- Remote Work – Allowing workers to work remotely could be an effective way to communicate to present and future employees the organization’s openness to incorporating the individual’s preferences and growth needs into the job role.
- Leaders and Leadership Style – With the trifecta of work, worker and workplace changing, leaders and styles of leadership need to evolve and will be required to ensure we continue to survive. The great leaders of the future will be the best facilitators in a virtual world. They will connect people and ideas instead of telling people what to do and how they should be working. Future generations of employees will expect to be treated like leaders. They will want trust, autonomy, and independence. With redesigned managerial structures and the universal culture of agility, the kinds of leaders that organizations need and want has changed. This is not merely because of the millennial boom but rather due to a mix of all the factors.
- HR Technology – functions in the future will require integration. Being able to adopt technology is not always about acclimating to change but rather an issue of budget and leadership. With HR tech becoming a trend that organizations need to adopt and adapt to effectively, both the enterprise mindset and budget planning need to be in favor of the smoothest transformation.
- Workplace Culture – The future of work demands that organizations commit to creating a culture where creativity thrives, collaboration is facilitated, and communication is encouraged. The current trend of leading by example requires this cultural shift to be driven top-down with the effective involvement of executive leadership. Collaboration not only refers to the cooperation between teams and functions but also between business leaders and HR.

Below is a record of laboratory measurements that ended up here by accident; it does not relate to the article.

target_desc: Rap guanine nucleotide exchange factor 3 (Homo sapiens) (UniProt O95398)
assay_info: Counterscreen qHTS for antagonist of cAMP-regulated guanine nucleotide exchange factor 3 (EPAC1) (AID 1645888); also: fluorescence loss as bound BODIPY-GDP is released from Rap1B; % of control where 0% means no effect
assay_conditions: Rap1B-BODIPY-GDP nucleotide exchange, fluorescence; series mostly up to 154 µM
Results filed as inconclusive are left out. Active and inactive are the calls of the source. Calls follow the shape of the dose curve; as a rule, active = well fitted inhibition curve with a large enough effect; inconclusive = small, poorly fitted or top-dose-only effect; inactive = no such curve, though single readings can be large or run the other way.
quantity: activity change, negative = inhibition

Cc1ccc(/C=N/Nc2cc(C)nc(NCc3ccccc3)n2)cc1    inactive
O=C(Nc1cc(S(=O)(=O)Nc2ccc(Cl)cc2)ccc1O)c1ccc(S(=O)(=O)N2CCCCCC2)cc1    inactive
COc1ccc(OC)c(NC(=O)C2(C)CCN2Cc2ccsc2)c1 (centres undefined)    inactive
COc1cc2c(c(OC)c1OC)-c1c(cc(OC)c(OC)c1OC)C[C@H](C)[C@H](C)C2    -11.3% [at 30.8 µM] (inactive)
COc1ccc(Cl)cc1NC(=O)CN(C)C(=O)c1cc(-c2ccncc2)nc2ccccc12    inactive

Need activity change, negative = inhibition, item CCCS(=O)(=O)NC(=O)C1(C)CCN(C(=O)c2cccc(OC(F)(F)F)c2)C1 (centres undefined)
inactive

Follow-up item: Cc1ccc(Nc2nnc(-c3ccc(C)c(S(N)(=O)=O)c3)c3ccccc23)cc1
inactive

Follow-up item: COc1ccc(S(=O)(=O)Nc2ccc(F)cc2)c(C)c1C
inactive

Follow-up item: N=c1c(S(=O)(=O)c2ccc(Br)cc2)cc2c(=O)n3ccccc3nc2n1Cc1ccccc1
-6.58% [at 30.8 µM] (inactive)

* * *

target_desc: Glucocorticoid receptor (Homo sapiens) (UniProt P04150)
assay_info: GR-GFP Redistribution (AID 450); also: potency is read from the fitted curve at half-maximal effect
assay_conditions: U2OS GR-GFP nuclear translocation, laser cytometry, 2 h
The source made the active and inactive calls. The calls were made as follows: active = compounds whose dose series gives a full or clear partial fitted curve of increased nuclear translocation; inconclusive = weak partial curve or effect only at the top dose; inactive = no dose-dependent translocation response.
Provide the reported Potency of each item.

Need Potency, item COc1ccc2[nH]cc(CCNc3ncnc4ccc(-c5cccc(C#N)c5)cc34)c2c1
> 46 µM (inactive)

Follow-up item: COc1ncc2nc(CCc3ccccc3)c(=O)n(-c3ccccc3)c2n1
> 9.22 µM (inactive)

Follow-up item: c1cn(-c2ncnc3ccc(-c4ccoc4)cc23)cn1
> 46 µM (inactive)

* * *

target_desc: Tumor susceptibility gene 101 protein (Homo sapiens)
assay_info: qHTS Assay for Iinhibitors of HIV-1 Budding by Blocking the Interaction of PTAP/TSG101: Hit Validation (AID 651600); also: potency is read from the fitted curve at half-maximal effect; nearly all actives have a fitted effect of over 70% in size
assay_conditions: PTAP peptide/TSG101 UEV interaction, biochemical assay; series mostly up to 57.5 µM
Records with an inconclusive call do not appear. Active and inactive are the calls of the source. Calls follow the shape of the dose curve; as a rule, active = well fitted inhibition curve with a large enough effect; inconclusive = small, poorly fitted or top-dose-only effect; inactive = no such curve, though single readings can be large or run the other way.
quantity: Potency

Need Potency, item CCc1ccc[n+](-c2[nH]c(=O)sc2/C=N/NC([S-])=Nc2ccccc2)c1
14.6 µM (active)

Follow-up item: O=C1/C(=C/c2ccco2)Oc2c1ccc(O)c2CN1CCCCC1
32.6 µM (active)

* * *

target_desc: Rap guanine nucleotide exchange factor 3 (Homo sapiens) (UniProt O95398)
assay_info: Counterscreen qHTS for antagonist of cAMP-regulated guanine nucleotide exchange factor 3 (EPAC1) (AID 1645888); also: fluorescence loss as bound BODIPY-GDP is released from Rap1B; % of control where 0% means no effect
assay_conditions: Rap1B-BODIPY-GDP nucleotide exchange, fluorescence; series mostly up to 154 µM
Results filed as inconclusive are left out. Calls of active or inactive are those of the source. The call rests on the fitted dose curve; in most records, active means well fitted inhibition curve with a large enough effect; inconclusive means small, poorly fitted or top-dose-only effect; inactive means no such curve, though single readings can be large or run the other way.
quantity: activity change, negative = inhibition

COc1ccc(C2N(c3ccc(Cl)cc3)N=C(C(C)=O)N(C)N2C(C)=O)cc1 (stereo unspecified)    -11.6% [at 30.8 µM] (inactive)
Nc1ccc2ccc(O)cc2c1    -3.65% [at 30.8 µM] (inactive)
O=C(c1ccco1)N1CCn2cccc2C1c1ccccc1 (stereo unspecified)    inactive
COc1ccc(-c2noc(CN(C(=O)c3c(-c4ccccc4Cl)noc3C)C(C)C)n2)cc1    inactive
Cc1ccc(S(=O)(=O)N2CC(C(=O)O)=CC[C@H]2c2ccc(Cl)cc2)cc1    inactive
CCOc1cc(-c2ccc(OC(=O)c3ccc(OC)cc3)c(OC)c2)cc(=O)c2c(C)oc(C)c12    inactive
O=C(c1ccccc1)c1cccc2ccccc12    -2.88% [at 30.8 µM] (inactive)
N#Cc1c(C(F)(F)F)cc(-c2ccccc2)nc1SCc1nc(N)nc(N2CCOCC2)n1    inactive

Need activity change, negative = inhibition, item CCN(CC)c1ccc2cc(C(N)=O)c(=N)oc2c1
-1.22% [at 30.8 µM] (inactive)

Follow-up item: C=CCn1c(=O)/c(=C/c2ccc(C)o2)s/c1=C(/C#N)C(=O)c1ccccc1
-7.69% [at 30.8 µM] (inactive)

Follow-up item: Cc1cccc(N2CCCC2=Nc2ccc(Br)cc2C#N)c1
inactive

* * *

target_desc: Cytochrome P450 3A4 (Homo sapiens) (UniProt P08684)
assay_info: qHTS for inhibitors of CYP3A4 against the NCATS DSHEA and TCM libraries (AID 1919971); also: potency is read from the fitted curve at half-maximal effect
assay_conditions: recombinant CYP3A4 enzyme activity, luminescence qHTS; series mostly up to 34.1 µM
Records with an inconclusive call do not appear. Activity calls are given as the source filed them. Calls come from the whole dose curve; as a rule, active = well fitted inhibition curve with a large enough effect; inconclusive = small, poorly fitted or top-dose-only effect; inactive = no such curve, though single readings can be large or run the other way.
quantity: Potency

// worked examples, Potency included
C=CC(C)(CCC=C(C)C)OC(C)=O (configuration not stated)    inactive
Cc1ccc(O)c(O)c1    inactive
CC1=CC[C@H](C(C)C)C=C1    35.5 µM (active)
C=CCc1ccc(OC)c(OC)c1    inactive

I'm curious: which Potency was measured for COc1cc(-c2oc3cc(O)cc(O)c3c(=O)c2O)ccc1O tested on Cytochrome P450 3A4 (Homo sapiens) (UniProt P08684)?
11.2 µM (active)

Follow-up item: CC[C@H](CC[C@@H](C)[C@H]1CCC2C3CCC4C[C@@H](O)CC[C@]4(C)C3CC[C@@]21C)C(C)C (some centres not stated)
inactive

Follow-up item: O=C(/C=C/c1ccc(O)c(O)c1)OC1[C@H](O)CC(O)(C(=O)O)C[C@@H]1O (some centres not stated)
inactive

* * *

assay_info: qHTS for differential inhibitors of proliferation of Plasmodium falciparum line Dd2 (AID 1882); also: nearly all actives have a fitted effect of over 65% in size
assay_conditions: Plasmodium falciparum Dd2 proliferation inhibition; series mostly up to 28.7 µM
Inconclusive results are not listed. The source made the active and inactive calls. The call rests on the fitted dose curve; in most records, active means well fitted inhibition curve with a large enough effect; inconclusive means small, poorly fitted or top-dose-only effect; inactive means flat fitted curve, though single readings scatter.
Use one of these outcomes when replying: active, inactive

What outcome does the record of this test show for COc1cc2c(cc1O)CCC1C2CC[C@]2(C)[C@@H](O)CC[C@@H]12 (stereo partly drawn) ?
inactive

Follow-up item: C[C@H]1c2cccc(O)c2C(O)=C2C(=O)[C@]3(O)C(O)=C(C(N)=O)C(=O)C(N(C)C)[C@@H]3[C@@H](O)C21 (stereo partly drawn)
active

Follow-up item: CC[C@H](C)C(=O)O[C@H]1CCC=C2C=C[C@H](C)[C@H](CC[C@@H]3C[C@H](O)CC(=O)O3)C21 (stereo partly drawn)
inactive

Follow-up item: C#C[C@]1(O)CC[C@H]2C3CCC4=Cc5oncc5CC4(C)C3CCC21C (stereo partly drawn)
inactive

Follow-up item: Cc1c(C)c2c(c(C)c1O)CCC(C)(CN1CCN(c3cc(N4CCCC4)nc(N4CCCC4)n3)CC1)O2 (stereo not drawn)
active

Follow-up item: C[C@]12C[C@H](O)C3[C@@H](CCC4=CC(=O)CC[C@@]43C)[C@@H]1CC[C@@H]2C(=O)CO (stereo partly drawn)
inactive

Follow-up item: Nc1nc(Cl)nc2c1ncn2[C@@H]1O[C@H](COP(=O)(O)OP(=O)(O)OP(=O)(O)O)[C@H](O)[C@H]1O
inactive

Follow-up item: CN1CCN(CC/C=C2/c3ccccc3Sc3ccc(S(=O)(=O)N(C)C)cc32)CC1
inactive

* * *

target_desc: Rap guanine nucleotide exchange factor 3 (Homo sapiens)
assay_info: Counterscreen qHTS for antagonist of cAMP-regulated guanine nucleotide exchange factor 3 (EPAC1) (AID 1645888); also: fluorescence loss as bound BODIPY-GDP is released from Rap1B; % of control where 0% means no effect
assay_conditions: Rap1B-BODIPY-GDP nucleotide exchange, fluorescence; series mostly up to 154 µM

- Agile Organizations – Agile companies are quick in responding to changes in the marketplace or environment and are focused on their customer’s needs, which call for customized rather than standardized offerings. Organizations in the future will need to be even more nimble, responsive, and able to seize the advantage of technological progress across the organization.
- Talent Pipeline – Organizations need to start preparing for the skill requirements of tomorrow and ensure that their employees are ready to rise to the challenge. Creating an adept talent pipeline rests on an adequately skilled workforce that can collaborate with the latest technology.
While these are some of the workplace trends we see evolving in the coming decade, the future of work is a dynamic and complex structure where even the smallest changes can lead to big differences and alterations. Organizations that are ready to lead change will prepare and adapt or will be left in the dust.
ClearPath Workforce Management risk mitigation services bridge the gap where fear of risk may prevent the engagement of top talent. We’ll also explain how ClearIC™ can automate and simplify the Independent Contractor evaluation process while mitigating your risk.